A good goodbye is so much better than a painful life.   
 
If you are married, and struggling with some of these issues, take heart. There is always an opportunity to heal old wounds, build some relationship skills, and change some bad habits. Those things also take courage, honesty and just plain hard work. You may have to lead the process in your relationship. Start with prayer, surrender your heart, and get good counsel.  

Marriage, Millenials and Miscellaneous

 
 
Some thoughts gained in part from a talk by Gabe Lyons
 
The society that we were born into in the 1950’s was very different from the one that we are now living in. Being connected to a faith community was not only accepted, but expected most of the time. As kids we would ask each other “What are you, Christian (protestant), Catholic or Jewish?” Two parents were the norm and getting married when you grew up was a given. Job applicants might be asked about their church affiliation — and a pastor, priest or rabbi was often a reference. Marriage and faith were seen as indicators of good moral character and stability. (Statistics bear out that both add to a longer and more affluent life.)
 
This is not the world that Millenials (roughly 1983-2000) have been born into.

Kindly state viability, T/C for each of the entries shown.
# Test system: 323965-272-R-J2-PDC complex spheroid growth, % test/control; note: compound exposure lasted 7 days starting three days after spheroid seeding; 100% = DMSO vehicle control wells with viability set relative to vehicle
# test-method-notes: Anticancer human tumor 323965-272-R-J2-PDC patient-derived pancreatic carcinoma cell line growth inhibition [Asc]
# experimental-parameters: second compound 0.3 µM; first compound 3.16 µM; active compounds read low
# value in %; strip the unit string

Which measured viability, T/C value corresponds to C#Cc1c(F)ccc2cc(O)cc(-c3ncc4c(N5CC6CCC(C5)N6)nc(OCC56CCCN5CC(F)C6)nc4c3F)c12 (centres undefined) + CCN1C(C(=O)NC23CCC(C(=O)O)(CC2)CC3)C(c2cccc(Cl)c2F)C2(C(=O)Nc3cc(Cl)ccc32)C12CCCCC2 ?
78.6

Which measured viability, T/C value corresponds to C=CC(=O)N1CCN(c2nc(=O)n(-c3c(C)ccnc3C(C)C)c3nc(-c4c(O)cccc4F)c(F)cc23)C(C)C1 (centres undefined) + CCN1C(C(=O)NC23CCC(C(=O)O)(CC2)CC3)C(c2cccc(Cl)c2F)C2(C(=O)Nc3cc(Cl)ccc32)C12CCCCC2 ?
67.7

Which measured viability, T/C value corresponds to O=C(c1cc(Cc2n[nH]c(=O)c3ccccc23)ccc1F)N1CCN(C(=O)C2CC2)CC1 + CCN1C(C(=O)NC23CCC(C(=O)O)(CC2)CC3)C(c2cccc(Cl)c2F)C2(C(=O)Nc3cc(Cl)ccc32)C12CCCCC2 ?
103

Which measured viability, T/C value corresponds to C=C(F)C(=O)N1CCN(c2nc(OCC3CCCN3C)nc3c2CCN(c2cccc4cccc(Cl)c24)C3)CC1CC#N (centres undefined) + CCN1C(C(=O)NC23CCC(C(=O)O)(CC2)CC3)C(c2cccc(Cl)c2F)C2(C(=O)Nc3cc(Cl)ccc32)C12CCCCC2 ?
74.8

I won’t go into an explanation of the characteristics attributed to this generation, other than this group is rising in power and influence, but does not rest on the same foundational principles that I inherited. The current culture is described as postmodern, pluralistic and post-Christian. In a nutshell that means nothing is absolute, truth is open for interpretation, all religious paths are equally valid and Christianity is no longer the dominant force in religious thought.
 
What this results in is a lot of confusion and uncertainty. What can be trusted? Who can I believe? Does life have any ultimate meaning? Does it matter that I exist? Is this life all that there is? Anxiety and depression increase as these questions float around without any way to answer them.
 
It has been suggested that Christians have moved from the Moral Majority to the Prophetic Minority.